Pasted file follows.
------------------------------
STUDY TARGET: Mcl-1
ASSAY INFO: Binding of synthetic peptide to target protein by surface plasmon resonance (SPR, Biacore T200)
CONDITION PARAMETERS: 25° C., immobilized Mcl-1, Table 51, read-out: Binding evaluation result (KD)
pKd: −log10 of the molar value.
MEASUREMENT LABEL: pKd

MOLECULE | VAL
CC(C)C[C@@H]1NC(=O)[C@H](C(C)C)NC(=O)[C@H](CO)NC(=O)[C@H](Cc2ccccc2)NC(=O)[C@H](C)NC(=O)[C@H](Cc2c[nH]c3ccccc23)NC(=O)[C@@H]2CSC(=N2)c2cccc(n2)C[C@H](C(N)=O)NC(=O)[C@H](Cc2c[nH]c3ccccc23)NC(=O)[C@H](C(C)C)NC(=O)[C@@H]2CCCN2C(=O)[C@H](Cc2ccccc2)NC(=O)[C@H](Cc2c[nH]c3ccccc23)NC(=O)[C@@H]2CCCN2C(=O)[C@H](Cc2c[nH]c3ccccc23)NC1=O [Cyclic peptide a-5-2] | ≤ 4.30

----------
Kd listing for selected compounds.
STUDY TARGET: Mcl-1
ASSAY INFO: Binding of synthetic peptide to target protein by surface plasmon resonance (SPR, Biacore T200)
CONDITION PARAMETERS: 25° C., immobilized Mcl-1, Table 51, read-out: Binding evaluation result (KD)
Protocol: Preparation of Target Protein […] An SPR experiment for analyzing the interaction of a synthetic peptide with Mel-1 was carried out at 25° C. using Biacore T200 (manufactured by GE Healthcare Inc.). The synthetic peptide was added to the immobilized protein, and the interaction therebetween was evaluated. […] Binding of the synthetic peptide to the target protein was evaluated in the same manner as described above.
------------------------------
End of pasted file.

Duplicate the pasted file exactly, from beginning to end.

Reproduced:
STUDY TARGET: Mcl-1
ASSAY INFO: Binding of synthetic peptide to target protein by surface plasmon resonance (SPR, Biacore T200)
CONDITION PARAMETERS: 25° C., immobilized Mcl-1, Table 51, read-out: Binding evaluation result (KD)
pKd: −log10 of the molar value.
MEASUREMENT LABEL: pKd

MOLECULE | VAL
CC(C)C[C@@H]1NC(=O)[C@H](C(C)C)NC(=O)[C@H](CO)NC(=O)[C@H](Cc2ccccc2)NC(=O)[C@H](C)NC(=O)[C@H](Cc2c[nH]c3ccccc23)NC(=O)[C@@H]2CSC(=N2)c2cccc(n2)C[C@H](C(N)=O)NC(=O)[C@H](Cc2c[nH]c3ccccc23)NC(=O)[C@H](C(C)C)NC(=O)[C@@H]2CCCN2C(=O)[C@H](Cc2ccccc2)NC(=O)[C@H](Cc2c[nH]c3ccccc23)NC(=O)[C@@H]2CCCN2C(=O)[C@H](Cc2c[nH]c3ccccc23)NC1=O [Cyclic peptide a-5-2] | ≤ 4.30

----------
Kd listing for selected compounds.
STUDY TARGET: Mcl-1
ASSAY INFO: Binding of synthetic peptide to target protein by surface plasmon resonance (SPR, Biacore T200)
CONDITION PARAMETERS: 25° C., immobilized Mcl-1, Table 51, read-out: Binding evaluation result (KD)
Protocol: Preparation of Target Protein […] An SPR experiment for analyzing the interaction of a synthetic peptide with Mel-1 was carried out at 25° C. using Biacore T200 (manufactured by GE Healthcare Inc.). The synthetic peptide was added to the immobilized protein, and the interaction therebetween was evaluated. […] Binding of the synthetic peptide to the target protein was evaluated in the same manner as described above.